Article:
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Bubble Sort implementation in Python [Data Structures & Algorithms]

This article deals with implementing Bubble Sort algorithm using Python programming language.

Bubble Sort is a simple sorting algorithm that compares each element in the list with its adjacent element and sort that pair of elements if they are not in order.

There can be multiple iterations while sorting. Each iteration can be named as “Pass“. So, there can be the first pass, second pass, and so on. Each pass will put/place the next largest value in its proper place. As in the name of this sorting algorithm, each element behaves like a “bubble“. It will jump to its proper location like a bubble.

– If there are n items in the list then there will be (n-1) pairs of items that need to be compared in the first pass.
– After the first pass, the largest element of the list will be placed in its proper place.
– Now, in the second pass, there will be (n-1) items left for sorting. This means that there will be (n-2) pairs of items that need to be compared in the second pass.
– In the second pass, the second largest element of the list will be placed in its proper place.
– In this way, other elements of the list are sorted.

Suppose, our input array/list is: [7, 4, 3, 6, 2]

First Pass

– There are 5 elements in the unsorted list. Hence, n = 5.
– So, there will be (n-1) = (5-1) = 4 pairs of items to be compared.
– In this iteration, the largest element of the list, i.e. number 7 will be sorted to its proper place.

[7, 4, 3, 6, 2] -> [4, 7, 3, 6, 2] – Swap 4 and 7
[4, 7, 3, 6, 2] -> [4, 3, 7, 6, 2] – Swap 3 and 7
[4, 3, 7, 6, 2] -> [4, 3, 6, 7, 2] – Swap 6 and 7
[4, 3, 6, 7, 2] -> [4, 3, 6, 2, 7] – Swap 2 and 7

Second Pass

– As number 7 (1 element) is already sorted, we have (n-1) = (5-1) = 4 elements remaining to sort.
– So, there will be (n-2) = (5-2) = 3 pairs of items to be compared.
– In this iteration, the second largest element of the list, i.e. number 6 will be sorted to its proper place.

[4, 3, 6, 2, 7] -> [3, 4, 6, 2, 7] – Swap 4 and 3
[3, 4, 6, 2, 7] -> [3, 4, 6, 2, 7] – No Swap as 4 & 6 are already sorted
[3, 4, 6, 2, 7] -> [3, 4, 2, 6, 7] – Swap 6 and 2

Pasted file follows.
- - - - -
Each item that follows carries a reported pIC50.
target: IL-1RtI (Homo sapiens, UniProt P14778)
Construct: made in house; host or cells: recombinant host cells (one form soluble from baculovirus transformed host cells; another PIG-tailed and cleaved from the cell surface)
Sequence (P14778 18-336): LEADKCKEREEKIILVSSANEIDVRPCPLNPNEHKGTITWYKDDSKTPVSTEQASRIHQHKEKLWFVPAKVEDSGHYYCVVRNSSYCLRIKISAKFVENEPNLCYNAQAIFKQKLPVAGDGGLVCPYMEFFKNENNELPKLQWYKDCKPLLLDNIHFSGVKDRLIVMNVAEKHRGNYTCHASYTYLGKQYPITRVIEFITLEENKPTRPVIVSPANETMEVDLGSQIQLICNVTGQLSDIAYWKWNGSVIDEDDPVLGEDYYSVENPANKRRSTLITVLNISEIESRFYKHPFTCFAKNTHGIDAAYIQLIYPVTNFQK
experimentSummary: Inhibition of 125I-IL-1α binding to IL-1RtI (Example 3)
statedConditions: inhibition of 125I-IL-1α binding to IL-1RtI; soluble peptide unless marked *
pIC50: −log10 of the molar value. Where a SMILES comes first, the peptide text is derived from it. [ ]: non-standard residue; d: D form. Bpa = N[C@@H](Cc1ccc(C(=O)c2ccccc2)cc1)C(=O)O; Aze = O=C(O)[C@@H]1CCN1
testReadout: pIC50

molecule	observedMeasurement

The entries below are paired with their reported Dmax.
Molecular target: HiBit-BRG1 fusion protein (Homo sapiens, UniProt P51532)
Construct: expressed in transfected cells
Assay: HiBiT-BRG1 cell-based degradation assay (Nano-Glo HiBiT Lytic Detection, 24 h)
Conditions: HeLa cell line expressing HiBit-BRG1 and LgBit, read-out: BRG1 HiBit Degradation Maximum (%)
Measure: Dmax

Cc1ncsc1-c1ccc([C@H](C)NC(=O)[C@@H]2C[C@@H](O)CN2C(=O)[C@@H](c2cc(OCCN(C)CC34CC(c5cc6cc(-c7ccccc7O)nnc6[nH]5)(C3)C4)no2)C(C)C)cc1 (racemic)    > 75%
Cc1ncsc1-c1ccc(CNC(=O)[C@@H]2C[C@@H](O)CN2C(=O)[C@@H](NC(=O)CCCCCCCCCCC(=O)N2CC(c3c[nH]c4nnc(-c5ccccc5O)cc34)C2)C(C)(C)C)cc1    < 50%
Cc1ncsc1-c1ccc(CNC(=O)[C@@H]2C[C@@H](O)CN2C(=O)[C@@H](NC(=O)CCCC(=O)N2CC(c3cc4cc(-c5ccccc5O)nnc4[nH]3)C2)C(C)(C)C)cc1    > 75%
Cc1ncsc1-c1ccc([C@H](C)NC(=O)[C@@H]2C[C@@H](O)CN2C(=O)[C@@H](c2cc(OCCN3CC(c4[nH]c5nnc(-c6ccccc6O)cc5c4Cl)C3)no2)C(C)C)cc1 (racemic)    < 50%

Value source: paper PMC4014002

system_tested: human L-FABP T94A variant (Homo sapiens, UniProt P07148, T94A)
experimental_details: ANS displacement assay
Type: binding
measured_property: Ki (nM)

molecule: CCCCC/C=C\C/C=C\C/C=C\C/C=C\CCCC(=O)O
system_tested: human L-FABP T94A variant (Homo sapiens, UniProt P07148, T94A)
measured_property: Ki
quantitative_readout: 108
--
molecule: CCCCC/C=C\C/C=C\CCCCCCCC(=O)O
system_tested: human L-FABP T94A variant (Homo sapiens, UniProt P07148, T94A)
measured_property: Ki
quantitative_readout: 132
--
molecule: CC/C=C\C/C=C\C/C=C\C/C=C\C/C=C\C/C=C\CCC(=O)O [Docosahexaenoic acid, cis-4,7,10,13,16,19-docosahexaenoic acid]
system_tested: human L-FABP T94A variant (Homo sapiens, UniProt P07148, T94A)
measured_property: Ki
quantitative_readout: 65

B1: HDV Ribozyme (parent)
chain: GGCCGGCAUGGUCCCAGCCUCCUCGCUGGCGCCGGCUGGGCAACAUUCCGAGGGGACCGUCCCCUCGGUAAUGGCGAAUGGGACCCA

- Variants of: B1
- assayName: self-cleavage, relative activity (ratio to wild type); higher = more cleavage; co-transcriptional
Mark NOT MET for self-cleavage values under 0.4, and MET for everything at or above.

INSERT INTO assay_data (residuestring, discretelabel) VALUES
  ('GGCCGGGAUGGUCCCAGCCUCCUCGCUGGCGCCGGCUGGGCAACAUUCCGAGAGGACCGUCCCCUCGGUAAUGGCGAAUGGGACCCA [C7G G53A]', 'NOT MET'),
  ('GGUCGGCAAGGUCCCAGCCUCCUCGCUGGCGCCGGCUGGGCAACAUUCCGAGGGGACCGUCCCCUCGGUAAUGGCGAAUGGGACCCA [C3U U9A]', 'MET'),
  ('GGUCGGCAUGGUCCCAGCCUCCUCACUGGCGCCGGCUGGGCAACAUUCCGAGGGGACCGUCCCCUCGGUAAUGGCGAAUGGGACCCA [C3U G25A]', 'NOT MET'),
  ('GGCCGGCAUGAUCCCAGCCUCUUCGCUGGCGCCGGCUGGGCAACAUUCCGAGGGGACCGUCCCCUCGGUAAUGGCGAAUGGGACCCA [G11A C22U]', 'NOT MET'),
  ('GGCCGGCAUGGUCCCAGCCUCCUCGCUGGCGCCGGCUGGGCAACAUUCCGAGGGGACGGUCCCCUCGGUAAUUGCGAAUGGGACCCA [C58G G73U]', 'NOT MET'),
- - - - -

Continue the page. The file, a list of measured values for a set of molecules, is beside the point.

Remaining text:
Third Pass

– As number 7 & 6 (2 elements) are already sorted, we have (n-2) = (5-2) = 3 elements remaining to sort.
– So, there will be (n-3) = (5-3) = 2 pairs of items to be compared.
– In this iteration, the third largest element of the list, i.e. number 4 will be sorted to its proper place.

[3, 4, 2, 6, 7] -> [3, 4, 2, 6, 7] – No Swap
[3, 4, 2, 6, 7] -> [3, 2, 4, 6, 7] – Swap 4 and 2

Fourth Pass

– As number 7, 6, & 4 (3 elements) are already sorted, we have (n-3) = (5-3) = 2 elements remaining to sort.
– So, there will be (n-4) = (5-4) = 1 pair of items to be compared.
– In this iteration, the fourth largest element of the list, i.e. number 3 will be sorted to its proper place.

[3, 2, 4, 6, 7] -> [2, 3, 4, 6, 7] – Swap 2 and 3

Fifth Pass

– As number 7, 6, 4, & 3 (4 elements) are already sorted, we have (n-4) = (5-4) = 1 element remaining to sort.
– So, there will be (n-5) = (5-5) = 0 pair of items to be compared. Because, in a list of 5 items, if 4 items are sorted then the 5th (last) item gets sorted automatically.
– In this iteration, the fifth largest element of the list (or the smallest element in the list of 5 elements), i.e. number 2 will be automatically sorted to its proper place. So, no comparison is required.

[2, 3, 4, 6, 7] – Nothing to Swap. Sorting completed.

Implementation in Python

Below is the Bubble Sort implementation in Python.

Below is the same implementation as above but with a more verbose output. This shows what’s happening in each iteration of the sorting process.

Time Complexity

The time complexity of Bubble Sort is O(n^2).

Hope this helps. Thanks.

Python

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